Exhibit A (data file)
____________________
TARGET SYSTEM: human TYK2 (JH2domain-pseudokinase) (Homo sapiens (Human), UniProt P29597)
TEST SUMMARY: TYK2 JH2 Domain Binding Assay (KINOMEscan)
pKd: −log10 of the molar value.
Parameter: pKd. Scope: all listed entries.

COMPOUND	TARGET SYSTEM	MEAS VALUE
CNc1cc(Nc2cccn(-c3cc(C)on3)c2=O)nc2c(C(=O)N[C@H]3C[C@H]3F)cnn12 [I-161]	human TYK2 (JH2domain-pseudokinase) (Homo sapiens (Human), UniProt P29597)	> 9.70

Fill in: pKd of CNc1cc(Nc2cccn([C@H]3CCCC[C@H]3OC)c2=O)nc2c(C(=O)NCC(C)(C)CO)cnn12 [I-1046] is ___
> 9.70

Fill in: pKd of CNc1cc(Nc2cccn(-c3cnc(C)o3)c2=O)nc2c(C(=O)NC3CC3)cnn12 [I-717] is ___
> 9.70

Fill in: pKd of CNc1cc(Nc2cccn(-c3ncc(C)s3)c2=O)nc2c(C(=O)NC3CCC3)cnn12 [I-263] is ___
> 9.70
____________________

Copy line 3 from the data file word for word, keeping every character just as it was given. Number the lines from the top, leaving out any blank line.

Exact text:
pKd: −log10 of the molar value.